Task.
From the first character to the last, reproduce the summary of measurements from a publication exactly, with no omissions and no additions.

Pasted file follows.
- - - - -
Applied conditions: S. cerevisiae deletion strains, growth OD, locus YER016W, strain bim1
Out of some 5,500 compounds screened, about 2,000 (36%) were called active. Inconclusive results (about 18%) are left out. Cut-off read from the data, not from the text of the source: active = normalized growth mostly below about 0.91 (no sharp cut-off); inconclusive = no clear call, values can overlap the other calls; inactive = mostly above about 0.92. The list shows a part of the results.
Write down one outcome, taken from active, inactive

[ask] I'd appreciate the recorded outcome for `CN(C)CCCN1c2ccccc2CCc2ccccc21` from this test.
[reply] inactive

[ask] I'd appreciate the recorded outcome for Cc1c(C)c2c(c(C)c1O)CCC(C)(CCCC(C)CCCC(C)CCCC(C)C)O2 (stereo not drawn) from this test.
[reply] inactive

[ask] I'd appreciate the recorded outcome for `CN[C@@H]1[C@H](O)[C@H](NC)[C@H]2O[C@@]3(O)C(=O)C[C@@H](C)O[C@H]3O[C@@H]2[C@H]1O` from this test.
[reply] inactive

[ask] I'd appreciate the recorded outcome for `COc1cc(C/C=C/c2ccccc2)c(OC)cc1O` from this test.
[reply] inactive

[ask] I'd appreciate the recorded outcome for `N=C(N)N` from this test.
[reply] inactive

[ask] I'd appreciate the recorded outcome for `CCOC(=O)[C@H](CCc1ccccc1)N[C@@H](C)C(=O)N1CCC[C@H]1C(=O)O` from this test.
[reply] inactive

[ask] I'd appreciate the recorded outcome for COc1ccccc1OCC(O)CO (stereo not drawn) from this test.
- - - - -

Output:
Applied conditions: S. cerevisiae deletion strains, growth OD, locus YER016W, strain bim1
Out of some 5,500 compounds screened, about 2,000 (36%) were called active. Inconclusive results (about 18%) are left out. Cut-off read from the data, not from the text of the source: active = normalized growth mostly below about 0.91 (no sharp cut-off); inconclusive = no clear call, values can overlap the other calls; inactive = mostly above about 0.92. The list shows a part of the results.
Write down one outcome, taken from active, inactive

[ask] I'd appreciate the recorded outcome for `CN(C)CCCN1c2ccccc2CCc2ccccc21` from this test.
[reply] inactive

[ask] I'd appreciate the recorded outcome for Cc1c(C)c2c(c(C)c1O)CCC(C)(CCCC(C)CCCC(C)CCCC(C)C)O2 (stereo not drawn) from this test.
[reply] inactive

[ask] I'd appreciate the recorded outcome for `CN[C@@H]1[C@H](O)[C@H](NC)[C@H]2O[C@@]3(O)C(=O)C[C@@H](C)O[C@H]3O[C@@H]2[C@H]1O` from this test.
[reply] inactive

[ask] I'd appreciate the recorded outcome for `COc1cc(C/C=C/c2ccccc2)c(OC)cc1O` from this test.
[reply] inactive

[ask] I'd appreciate the recorded outcome for `N=C(N)N` from this test.
[reply] inactive

[ask] I'd appreciate the recorded outcome for `CCOC(=O)[C@H](CCc1ccccc1)N[C@@H](C)C(=O)N1CCC[C@H]1C(=O)O` from this test.
[reply] inactive

[ask] I'd appreciate the recorded outcome for COc1ccccc1OCC(O)CO (stereo not drawn) from this test.